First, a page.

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Discover Nature: Crappie

A white crappie sits, suspended in dark water, with a white body and black vertical stripes of scales.
White crappie are spawning in Missouri waters this week across most of the state.

This week on Discover Nature, crappie are spawning in shallow water across Missouri.

These popular panfish occur nearly statewide in open water or near submerged timber or other suitable cover in ponds, lakes, reservoirs, and slow-flowing backwaters of large rivers. 

During the spring spawning season, these fish find vegetation and submerged woody structure in shallow water.  

Crappie are most active in evening and nighttime, but can be observed at all times of day. 

Individuals usually live no more than three or four years, but occasionally can live eight years or more. They nest in colonies in or near plant growth, if available, with as many as 35 nests being reported in a single colony.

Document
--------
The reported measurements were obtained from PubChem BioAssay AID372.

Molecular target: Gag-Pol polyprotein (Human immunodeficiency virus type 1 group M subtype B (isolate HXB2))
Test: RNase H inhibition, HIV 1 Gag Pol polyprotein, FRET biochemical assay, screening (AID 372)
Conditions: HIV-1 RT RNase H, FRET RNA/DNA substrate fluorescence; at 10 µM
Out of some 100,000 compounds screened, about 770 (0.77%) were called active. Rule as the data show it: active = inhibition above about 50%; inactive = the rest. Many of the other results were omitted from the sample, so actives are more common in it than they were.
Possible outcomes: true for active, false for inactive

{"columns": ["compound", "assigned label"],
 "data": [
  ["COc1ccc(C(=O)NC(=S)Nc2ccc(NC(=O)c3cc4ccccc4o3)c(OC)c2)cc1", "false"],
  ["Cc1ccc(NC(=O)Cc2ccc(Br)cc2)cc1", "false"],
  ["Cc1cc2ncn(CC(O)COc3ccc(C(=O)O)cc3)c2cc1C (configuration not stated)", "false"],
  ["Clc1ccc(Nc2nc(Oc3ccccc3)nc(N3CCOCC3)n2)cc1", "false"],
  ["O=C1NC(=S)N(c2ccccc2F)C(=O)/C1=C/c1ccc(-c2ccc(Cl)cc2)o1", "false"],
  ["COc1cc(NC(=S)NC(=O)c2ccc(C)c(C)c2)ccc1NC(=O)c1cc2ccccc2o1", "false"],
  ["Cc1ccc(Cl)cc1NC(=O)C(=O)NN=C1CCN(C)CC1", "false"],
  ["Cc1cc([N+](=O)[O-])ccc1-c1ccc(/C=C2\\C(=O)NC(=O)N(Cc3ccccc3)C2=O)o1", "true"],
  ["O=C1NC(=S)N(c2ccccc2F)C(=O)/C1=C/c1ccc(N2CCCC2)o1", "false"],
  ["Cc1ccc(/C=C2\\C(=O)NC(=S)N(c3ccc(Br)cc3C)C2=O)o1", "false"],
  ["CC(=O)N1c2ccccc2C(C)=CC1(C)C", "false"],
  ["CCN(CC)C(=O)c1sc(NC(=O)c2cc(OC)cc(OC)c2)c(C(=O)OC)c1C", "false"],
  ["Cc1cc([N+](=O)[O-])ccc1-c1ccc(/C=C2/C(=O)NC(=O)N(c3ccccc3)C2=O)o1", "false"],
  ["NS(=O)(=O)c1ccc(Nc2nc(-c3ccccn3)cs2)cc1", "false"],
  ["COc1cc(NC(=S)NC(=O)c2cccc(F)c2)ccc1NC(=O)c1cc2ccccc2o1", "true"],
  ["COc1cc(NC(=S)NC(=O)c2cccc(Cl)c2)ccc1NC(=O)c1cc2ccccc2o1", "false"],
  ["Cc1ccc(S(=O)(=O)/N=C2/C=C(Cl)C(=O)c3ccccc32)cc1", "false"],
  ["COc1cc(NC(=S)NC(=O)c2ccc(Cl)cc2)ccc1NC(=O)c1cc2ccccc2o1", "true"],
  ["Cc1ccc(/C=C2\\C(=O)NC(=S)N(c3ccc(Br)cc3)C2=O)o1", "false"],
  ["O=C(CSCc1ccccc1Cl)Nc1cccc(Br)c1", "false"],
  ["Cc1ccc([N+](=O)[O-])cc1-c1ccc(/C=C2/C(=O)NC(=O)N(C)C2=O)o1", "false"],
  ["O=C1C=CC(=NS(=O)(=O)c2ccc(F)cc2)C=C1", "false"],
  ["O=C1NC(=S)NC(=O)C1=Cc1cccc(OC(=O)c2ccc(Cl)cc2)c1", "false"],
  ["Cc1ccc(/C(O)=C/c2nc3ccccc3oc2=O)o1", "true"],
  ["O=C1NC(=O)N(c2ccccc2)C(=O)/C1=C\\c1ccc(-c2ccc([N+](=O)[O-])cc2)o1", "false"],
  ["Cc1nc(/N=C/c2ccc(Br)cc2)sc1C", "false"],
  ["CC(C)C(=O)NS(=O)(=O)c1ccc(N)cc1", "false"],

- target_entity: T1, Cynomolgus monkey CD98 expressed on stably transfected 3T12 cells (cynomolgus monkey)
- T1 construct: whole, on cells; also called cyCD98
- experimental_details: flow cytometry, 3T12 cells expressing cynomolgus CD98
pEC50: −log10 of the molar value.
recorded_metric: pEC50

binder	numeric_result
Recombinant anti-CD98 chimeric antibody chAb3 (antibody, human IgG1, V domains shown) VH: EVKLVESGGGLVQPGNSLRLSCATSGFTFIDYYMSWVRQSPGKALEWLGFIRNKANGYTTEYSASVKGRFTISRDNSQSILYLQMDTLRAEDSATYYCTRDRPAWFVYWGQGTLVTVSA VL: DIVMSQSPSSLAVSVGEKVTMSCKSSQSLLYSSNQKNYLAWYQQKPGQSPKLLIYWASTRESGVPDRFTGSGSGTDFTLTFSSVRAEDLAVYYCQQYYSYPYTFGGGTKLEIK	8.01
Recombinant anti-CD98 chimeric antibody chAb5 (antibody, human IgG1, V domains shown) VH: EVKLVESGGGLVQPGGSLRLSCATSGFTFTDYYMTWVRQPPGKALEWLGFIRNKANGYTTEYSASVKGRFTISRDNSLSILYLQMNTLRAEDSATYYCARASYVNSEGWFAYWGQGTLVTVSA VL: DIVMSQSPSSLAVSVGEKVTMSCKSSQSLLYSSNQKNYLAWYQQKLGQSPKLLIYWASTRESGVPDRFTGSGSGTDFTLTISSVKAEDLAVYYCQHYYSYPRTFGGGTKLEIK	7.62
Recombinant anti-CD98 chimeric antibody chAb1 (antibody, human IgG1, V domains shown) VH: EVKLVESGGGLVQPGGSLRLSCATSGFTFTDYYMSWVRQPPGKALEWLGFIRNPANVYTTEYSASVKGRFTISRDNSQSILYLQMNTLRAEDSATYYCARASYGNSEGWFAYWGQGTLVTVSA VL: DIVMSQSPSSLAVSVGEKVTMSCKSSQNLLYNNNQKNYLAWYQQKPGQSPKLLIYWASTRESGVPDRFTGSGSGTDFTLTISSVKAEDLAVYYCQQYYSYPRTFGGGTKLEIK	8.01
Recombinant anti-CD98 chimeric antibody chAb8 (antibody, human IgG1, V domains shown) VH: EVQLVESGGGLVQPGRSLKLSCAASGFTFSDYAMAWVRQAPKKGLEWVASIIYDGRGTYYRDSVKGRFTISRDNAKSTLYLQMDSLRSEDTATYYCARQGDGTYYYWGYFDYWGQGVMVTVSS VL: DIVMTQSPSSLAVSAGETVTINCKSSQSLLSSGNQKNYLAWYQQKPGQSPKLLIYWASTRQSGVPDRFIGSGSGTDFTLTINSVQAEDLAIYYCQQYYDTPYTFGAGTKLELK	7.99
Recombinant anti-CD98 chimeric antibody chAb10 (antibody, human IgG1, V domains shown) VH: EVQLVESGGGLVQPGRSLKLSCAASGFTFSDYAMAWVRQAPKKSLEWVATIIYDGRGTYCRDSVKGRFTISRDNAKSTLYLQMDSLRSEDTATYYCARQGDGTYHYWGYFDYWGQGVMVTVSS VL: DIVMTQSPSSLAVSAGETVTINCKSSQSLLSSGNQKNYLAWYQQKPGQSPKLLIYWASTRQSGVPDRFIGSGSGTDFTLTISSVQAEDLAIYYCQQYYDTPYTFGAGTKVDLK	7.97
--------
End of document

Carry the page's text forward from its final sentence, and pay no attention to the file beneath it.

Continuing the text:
Crappie primarily eat minnows and young shad, as well as aquatic insects and small crustaceans. 

In Missouri white crappie are more prolific than black crappie, and its size and prevalence make it one of the most popular fish species in the angler’s creel. 

Learn more about both white and black crappie species, including where to find them, how to catch them, and recipes for putting fresh, wild-caught food on the table with the Missouri Department of Conservation’s online field guide.

Discover Nature is sponsored by the Missouri Department of Conservation. 

Kyle Felling was born in the rugged northwest Missouri hamlet of St. Joseph (where the Pony Express began and Jesse James ended). Inspired from a young age by the spirit of the early settlers who used St. Joseph as an embarkation point in their journey westward, Kyle developed the heart of an explorer and yearned to leave for adventures of his own. Perhaps as a result of attending John Glenn elementary school, young Kyle dreamed of becoming an astronaut, but was disheartened when someone told him that astronauts had to be good at math. He also considered being a tow truck driver, and like the heroes of his favorite childhood television shows (The A-Team and The Incredible Hulk) he saw himself traveling the country, helping people in trouble and getting into wacky adventures. He still harbors that dream.
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